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Louis A. Peña

Director, Nuclear Chemistry Summer School

  • For more information on this joint DOE and ACS undergraduate program, see:

Research Interests

  • Radiation Biology
  • Neurobiology/Neuro-oncology
  • Growth Factor/Cytokine Receptors
  • Radiotracer/PET Probe Development
  • Our laboratory investigates cellular and molecular mechanisms of radiation sensitivity. Ionizing radiation can induce cells to undergo programmed cell death (apoptosis), independent of DNA damage. Toxic effects are mediated by stress signal transduction, such as the JNK/SAPK pathway, and antagonized by AKT/PKB and MAPK/ERK pathways. Our goal is to exploit these pathways develop drugs that protect normal cells or, conversely, sensitize tumor cells.
  • A major focus is on non-neuronal cells of the CNS.  This includes normal microvessel endothelial cells and glial cells such as oligodendrocytes.  The former comprise capillaries and the blood brain barrier, and the latter produce the myelin and white matter of the CNS. Injury to these cells by therapeutic radiation can result in white matter necrosis and debilitating neurological deficits in patients. We have demonstrated in cell culture and in animal models that the heparin-binding cytokine bFGF cuts the level of acute radiation-induced apoptosis in half in endothelial cells
    (Figure 1)
    and oligodendrocytes.
  • Recently, we have developed a series of synthetic analogs of bFGF. Designated F2A3 and F2A4, these modular, synthetic molecules were shown to stimulate FGF receptors (FGFR1 and FGFR2) in a manner similar to the natural bFGF protein. We are employing them in models of radiation injury as well as applications for wound healing and tissue regeneration (press release). For example, a single dose of bFGF, F2A3, or F2A4 can increase the survival of mice exposed to lethal doses of whole body radiation
    (Figure 2)
    . Further, using the same receptor targeting modules, we are adapting these synthetic molecules to serve as PET imaging probes to visualize cytokine/growth factor receptors in vivo. For example, we are employing experimental animal models of Multiple Sclerosis to create demyelinating lesions in the CNS in which local inflammatory processes and the breakdown of the blood brain barrier result in an over-expression of cytokine receptors. We have been able to visualize FGF receptors in these lesions using a conventional radioisotope
    (Figure 3)
    and will begin to explore positron-emitting isotopes for PET imaging.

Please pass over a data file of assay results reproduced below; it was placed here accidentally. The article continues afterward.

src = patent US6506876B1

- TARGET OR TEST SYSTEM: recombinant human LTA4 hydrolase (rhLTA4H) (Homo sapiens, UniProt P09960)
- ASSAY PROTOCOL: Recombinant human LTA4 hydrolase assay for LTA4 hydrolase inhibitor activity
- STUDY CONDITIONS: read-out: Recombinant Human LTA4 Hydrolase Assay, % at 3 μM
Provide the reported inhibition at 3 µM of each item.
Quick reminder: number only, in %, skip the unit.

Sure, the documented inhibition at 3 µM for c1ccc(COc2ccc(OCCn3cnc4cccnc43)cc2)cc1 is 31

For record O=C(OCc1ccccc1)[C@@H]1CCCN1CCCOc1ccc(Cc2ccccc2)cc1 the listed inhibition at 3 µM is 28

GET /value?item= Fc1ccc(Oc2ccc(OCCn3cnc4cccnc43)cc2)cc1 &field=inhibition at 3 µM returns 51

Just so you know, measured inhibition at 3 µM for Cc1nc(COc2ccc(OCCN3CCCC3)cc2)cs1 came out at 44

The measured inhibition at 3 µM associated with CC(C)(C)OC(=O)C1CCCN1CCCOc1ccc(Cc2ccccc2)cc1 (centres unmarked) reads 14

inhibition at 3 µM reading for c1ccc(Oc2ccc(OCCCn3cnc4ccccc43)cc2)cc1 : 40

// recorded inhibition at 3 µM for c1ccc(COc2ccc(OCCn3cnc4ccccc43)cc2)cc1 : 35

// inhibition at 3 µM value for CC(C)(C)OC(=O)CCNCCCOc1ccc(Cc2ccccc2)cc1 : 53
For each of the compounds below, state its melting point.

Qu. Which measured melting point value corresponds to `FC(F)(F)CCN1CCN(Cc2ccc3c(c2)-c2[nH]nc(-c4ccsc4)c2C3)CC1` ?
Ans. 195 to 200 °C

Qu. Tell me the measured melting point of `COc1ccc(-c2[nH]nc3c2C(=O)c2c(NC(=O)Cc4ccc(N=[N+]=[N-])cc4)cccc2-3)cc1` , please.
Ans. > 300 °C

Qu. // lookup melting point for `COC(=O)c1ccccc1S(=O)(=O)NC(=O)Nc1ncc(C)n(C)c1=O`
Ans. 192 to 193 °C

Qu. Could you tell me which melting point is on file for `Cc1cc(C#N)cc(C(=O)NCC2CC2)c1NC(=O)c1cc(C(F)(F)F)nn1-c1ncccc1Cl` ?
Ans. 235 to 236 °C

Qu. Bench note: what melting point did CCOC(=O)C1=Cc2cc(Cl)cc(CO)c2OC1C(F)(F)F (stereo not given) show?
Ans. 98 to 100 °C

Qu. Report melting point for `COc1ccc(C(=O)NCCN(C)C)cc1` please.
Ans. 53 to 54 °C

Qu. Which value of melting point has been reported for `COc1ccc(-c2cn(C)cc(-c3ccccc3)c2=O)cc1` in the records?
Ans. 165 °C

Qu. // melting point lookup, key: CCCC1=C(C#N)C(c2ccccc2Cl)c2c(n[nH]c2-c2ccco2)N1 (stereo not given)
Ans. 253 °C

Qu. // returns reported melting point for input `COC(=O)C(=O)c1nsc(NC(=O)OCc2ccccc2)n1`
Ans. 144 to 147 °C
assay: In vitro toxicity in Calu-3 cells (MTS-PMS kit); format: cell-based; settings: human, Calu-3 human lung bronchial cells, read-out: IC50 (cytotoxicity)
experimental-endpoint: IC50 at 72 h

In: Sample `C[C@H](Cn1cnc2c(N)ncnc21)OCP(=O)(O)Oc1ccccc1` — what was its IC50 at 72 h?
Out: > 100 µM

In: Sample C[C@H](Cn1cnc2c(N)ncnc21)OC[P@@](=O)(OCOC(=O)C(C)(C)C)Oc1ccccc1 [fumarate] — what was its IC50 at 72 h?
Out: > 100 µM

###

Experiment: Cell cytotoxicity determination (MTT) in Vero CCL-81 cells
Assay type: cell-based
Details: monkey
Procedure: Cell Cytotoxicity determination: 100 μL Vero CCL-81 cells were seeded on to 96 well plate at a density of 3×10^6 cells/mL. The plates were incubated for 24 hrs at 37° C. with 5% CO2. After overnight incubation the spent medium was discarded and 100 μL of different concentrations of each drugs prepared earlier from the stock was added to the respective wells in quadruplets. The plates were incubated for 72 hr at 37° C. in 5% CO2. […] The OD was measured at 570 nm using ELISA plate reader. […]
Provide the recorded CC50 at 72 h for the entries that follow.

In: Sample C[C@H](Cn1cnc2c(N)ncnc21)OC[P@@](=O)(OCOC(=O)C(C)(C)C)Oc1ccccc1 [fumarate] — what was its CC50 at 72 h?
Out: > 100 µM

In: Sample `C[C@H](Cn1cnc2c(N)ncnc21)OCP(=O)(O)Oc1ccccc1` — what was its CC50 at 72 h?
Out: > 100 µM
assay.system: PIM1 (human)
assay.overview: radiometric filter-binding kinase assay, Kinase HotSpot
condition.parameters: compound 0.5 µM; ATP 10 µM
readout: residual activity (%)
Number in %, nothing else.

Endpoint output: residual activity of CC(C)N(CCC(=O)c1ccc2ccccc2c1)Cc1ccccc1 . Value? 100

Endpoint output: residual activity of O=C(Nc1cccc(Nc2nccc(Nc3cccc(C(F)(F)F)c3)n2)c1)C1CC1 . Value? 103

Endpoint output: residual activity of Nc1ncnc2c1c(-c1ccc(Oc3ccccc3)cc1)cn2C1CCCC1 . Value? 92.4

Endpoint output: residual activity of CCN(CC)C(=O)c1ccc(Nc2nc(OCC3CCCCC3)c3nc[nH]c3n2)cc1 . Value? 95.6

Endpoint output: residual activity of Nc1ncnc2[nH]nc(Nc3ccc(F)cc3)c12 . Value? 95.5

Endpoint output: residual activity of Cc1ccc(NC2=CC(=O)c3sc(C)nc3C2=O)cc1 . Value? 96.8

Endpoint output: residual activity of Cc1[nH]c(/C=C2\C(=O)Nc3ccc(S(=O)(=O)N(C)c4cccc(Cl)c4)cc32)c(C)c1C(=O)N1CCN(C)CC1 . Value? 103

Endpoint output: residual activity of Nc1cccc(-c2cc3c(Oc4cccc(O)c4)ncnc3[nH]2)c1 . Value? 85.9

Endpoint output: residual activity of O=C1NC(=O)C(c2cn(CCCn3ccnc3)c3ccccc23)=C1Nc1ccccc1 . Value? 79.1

Selected Publications

  • Zhang L.R., Sun W.M., Wang J.J., Zhang M., Yang S.M., Tian Y.P., Vidyasagar S., Pena L.A., Zhang K.Z., et al.
    Mitigation effect of an FGF-2 peptide on acute gastrointestinal syndrome after high-dose ionizing radiation.
    Int J Radiat Oncol Biol Phys., 77(1);261-268 (2010).  PubMed
  • Lin X., Takahashi K., Campion S.L., Liu Y., Gustavsen G.G., Peña L.A. and Zamora P.O.
    Synthetic peptide F2A4-K-NS mimics FGF-2 in vitro and is angiogenic in vivo.
    Int. J. Mol. Med., 17(5):833-839 (2006).  PubMed or Full Text pdf file
  • Lin X., Zamora P.O., Albright S., Glass J.D., and Peña L.A.
    Multidomain synthetic peptide B2A2 synergistically enhances BMP-2 in vitro.
    J. Bone Miner Res., 20(4):693-703 (2005).  PubMed or Full Text pdf file
  • Chen M., Zamora P.O., Som P., Peña L.A., and Osaki S.
    Cell attachment and biocompatibility of polytetrafluoroethylene (PTFE) treated with glow-discharge plasma of mixed ammonia and oxygen.
    J. Biomater Sci. Polym. Ed., 14(9):917-935 (2003).  PubMed or Full Text pdf file
  • Zamora P.O., Tsang R., Peña L.A., Osaki S and Som P.
    Local delivery of basic fibroblast growth factor (bFGF) using adsorbed silyl-heparin, benzyl-bis(dimethylsilylmethyl)oxycarbamoyl-heparin.
    Bioconjug Chem., 13(5):920-926 (2002).  PubMed or Full Text pdf file
  • Dilmanian F.A., Button T.M., Le Duc G., Zhong N., Peña L.A., Smith J.A., Martinez S.R., Bacarian T., Tammam J., Ren B., Farmer P.M., Kalef-Ezra J., Micca P.L., Nawrocky M.M., Niederer J.A., Recksiek F.P., Fuchs A. and Rosen E.M.
    Response of rat intracranial 9L gliosarcoma to microbeam radiation therapy.
    Neuro-oncol, 4(1):26-38 (2002).  PubMed or Full Text pdf file
  • Peña L.A., Fuks Z. and Kolesnick R.N.
    Radiation-induced Apoptosis of Endothelial Cells in the Murine Central Nervous System:Protection by Fibroblast Growth Factor and Sphingomyelinase Deficiency.
    Cancer Res, 60(2):321-327 (2000).  PubMed or Full Text pdf file
  • Separovic D., Pink J.J., Oleinick N.A., Kester M., Boothman D.A., McLoughlin M., Peña L.A. and Haimovitz-Friedman A.
    Niemann-Pick human lymphoblasts are resistant to phthalocyanine 4-photodynamic therapy-induced apoptosis.
    Biochem. Biophys. Res. Commun., 258(3):506-512 (1999).  PubMed or Full Text pdf file
  • Mathias S., Peña L.A. and Kolesnick R.N.
    Signal transduction of stress via ceramide.
    Biochem. J., 335( Pt 3):465-480 (1998).  PubMed or Full Text pdf file
  • Peña L.A., Fuks Z. and Kolesnick R.N.
    Stress-induced apoptosis and the sphingomyelin pathway.
    Biochem. Pharmacol., 53(5):615-621 (1997).  PubMed or Full Text pdf file
  • Santana P., Peña L.A., Haimovitz-Friedman A., Martin S., Green D., McLaughlin M., Cordon-Cardo C., Schuchman E.H., Fuks Z. and Kolesnick R.N.
    Acid sphingomyelinase deficient human lymphoblasts and mice are defective in radiation-induced apoptosis.
    Cell,86(2):189-199 (1996).  PubMed or Full Text pdf file
  • Peña L.A., Brecher C.W. and Marshak D.R.
    b-Amyloid regulates gene expression of glialtrophic substances S100 in C6 glioma and primary astrocyte cultures.
    Mol. Brain Res., 34(1):118-126 (1995). PubMed or Full Text pdf file
  • Zhong Y. and Peña L.A.
    A novel synaptic transmission mediated by a PACAP-like neuropeptide in Drosophila.
    Neuron, 14(3):527-536(1995). PubMed or Full Text pdf file